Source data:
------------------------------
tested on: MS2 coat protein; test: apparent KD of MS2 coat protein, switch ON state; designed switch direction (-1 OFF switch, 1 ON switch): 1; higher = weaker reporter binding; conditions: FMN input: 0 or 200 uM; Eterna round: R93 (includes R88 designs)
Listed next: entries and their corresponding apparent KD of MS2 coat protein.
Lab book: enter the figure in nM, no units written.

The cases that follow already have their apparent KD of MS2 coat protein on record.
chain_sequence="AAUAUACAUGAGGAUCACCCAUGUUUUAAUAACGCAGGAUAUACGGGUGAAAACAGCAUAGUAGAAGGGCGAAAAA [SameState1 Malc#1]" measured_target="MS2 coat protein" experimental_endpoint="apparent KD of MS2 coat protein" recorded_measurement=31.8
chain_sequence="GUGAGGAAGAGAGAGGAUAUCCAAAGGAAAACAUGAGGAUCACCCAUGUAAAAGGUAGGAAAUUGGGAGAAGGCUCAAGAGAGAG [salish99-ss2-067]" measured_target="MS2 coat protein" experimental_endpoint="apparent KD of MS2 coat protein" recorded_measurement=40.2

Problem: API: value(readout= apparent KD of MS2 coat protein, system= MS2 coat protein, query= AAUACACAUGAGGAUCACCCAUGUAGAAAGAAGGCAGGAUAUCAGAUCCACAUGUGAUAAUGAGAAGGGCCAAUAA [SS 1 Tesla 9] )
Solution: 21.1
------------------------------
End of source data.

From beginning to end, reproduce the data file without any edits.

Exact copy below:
tested on: MS2 coat protein; test: apparent KD of MS2 coat protein, switch ON state; designed switch direction (-1 OFF switch, 1 ON switch): 1; higher = weaker reporter binding; conditions: FMN input: 0 or 200 uM; Eterna round: R93 (includes R88 designs)
Listed next: entries and their corresponding apparent KD of MS2 coat protein.
Lab book: enter the figure in nM, no units written.

The cases that follow already have their apparent KD of MS2 coat protein on record.
chain_sequence="AAUAUACAUGAGGAUCACCCAUGUUUUAAUAACGCAGGAUAUACGGGUGAAAACAGCAUAGUAGAAGGGCGAAAAA [SameState1 Malc#1]" measured_target="MS2 coat protein" experimental_endpoint="apparent KD of MS2 coat protein" recorded_measurement=31.8
chain_sequence="GUGAGGAAGAGAGAGGAUAUCCAAAGGAAAACAUGAGGAUCACCCAUGUAAAAGGUAGGAAAUUGGGAGAAGGCUCAAGAGAGAG [salish99-ss2-067]" measured_target="MS2 coat protein" experimental_endpoint="apparent KD of MS2 coat protein" recorded_measurement=40.2

Problem: API: value(readout= apparent KD of MS2 coat protein, system= MS2 coat protein, query= AAUACACAUGAGGAUCACCCAUGUAGAAAGAAGGCAGGAUAUCAGAUCCACAUGUGAUAAUGAGAAGGGCCAAUAA [SS 1 Tesla 9] )
Solution: 21.1